In a few weeks, when the next government starts to tackle its must-do list, where, I wonder, in its priorities will come an official report that spells out how we can become “the first generation to leave the natural environment in a better state than it inherited”?
That was the bold aim set out in a 2011 White Paper. A think tank called the Natural Capital Committee (NCC) was given three years to come up with answers. Now it has produced its findings and chairman Professor Dieter Helm says: “There is a great opportunity to improve the wellbeing and prosperity of both urban and rural populations and restore some of the natural capital that has been lost.”
The message is clear: if economic growth is to be sustained, natural capital must be safeguarded. But just what is natural capital? In simple terms, it is those elements of nature (minerals, land, water, air and food) that are imperative for human survival – the basis for life quality and all economic activity.
Saving the essentials
Over the years, this natural wealth has been exploited and depleted and the NCC’s task was to advise on how to halt the decline in England and efficiently safeguard it. Some task – so can it be done?
The NCC, made up of eight men and women with expertise in ecology, business, economics and environmental science, is not downhearted and has come up with a strategy for the next 25 years. It urges the government, working with the private sector and NGOs, to set up clear targets with ‘milestones’ to measure progress – all covered by new law.
The strategy says: “Carefully planned investments in natural capital, targeted at the best locations, will deliver significant value for money and generate large economic returns.” It finds a strong economic case for:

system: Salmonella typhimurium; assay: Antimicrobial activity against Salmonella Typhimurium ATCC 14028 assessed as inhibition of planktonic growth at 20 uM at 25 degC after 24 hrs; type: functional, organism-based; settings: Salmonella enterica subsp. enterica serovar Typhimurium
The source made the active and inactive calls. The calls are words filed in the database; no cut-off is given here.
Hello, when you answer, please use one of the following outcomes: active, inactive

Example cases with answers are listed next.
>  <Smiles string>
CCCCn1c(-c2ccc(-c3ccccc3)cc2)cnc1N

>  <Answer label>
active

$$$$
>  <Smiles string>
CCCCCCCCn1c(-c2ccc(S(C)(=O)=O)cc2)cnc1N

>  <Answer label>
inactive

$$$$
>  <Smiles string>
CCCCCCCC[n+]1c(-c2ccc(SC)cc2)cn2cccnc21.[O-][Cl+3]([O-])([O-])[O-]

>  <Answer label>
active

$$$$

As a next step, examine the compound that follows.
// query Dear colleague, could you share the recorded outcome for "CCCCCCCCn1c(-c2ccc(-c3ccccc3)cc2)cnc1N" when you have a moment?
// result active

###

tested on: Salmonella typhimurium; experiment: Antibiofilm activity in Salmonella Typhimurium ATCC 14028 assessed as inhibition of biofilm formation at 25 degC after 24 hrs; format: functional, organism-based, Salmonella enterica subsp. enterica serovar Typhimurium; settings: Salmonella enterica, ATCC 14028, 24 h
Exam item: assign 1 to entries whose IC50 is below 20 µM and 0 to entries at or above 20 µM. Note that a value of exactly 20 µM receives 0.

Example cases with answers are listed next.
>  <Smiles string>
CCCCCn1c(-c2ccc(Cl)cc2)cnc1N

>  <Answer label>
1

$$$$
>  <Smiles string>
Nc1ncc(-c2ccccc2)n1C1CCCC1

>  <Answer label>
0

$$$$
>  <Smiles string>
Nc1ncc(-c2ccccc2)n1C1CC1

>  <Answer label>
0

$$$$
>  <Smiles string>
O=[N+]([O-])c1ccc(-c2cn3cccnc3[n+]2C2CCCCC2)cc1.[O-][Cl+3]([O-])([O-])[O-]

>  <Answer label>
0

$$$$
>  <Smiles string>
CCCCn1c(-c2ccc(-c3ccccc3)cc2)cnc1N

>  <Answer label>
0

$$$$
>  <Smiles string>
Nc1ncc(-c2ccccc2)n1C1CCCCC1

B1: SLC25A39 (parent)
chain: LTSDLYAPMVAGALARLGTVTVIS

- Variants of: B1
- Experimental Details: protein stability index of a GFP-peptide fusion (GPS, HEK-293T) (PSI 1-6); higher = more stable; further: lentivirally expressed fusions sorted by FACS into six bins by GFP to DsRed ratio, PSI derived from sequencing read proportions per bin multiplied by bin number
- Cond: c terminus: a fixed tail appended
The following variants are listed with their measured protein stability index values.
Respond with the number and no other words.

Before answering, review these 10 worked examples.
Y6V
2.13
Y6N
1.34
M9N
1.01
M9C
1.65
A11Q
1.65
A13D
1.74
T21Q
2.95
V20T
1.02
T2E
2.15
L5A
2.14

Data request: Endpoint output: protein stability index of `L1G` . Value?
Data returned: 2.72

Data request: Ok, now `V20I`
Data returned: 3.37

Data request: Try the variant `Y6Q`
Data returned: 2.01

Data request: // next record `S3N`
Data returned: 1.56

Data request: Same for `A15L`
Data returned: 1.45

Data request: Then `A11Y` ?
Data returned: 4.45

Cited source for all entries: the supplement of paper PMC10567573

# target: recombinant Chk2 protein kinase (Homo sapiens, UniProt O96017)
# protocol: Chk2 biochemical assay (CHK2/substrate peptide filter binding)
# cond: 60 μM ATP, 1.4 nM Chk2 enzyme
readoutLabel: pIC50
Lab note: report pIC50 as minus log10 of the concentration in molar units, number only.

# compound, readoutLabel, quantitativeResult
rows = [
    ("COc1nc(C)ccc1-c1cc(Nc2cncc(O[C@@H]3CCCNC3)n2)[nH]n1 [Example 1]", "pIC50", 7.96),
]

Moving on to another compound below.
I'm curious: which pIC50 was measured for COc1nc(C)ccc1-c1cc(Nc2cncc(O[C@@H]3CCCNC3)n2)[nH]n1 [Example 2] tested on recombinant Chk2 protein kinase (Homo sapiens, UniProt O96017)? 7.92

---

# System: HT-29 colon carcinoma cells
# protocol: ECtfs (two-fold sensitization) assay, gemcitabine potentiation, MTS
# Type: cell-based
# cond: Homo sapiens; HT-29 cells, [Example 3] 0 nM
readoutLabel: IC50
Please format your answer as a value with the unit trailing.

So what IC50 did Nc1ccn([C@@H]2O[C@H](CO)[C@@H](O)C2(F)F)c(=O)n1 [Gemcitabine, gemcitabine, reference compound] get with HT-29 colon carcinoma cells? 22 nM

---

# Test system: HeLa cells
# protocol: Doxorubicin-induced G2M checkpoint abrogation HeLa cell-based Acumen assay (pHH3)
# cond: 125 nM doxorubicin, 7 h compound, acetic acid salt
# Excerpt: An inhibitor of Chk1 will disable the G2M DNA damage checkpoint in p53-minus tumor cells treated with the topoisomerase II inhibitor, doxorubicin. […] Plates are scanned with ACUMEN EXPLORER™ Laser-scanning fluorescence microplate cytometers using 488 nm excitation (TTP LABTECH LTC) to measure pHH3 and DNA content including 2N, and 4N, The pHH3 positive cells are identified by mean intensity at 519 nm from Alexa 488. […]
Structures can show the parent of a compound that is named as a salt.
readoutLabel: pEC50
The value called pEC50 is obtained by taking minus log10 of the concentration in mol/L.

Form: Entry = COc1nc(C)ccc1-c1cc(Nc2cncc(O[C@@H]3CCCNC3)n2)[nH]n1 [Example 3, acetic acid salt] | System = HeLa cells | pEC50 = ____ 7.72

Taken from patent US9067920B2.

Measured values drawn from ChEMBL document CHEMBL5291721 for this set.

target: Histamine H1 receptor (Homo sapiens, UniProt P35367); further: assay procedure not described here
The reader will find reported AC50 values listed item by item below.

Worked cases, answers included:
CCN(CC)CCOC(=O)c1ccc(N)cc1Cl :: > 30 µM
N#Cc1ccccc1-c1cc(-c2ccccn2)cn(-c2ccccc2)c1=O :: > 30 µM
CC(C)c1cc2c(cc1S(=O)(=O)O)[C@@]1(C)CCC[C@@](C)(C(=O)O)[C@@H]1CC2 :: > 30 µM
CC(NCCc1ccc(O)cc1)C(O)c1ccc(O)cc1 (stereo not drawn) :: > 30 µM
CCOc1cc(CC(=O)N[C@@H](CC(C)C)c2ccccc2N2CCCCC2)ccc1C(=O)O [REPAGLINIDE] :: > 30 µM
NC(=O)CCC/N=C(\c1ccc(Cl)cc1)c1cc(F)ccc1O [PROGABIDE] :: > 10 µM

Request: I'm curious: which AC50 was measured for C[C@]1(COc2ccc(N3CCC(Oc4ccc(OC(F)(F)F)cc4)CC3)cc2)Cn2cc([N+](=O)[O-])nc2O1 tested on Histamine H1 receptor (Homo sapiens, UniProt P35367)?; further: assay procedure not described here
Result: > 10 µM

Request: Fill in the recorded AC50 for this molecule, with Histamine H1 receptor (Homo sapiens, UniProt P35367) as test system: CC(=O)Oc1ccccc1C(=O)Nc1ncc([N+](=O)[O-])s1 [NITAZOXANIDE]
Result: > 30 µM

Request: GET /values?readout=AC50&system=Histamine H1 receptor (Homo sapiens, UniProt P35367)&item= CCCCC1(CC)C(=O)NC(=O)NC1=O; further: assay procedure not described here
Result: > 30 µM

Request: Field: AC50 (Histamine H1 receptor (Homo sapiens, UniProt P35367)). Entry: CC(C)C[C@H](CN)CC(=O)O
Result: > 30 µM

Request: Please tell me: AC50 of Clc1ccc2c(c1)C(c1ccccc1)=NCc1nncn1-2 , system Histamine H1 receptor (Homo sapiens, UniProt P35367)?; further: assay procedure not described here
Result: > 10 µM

-Planting up to 250,000 acres of woodland near towns and cities to generate net societal benefits of more than £500 million a year.
-Restoring peat land on around 140,000 acres of upland to deliver benefits of £570 million over 40 years in carbon values.
-Establishing around 100,000 hectares of wetland upstream of major towns and cities (benefit to cost ratios could be as high as 9:1)
-Creating intertidal habitats to provide coastal flood protection, carbon storage and wildlife areas.
-Restoring fish stocks, especially shellfish and white fish such as cod. The long-term gains could secure jobs in the industry for generations to come.
The NCC also expects much to be gained from investing in urban greenspaces (potentially reducing healthcare costs by £2.1 billion) and urban air quality (the top environmental risk factor for premature deaths) as well as by improving the environmental performance of farming.
Time for action
Vital to the strategy’s success is long-term funding from business and government. Among the NCC’s ideas are controversial notions such as compensation payments from those using non-renewable resources such
as oil and shale gas.
At last, the concept of placing financial and environmental value on our natural capital is being addressed. If sensible advice is to become action, all will depend on how high on the in-tray this document sits when our next political leaders take power.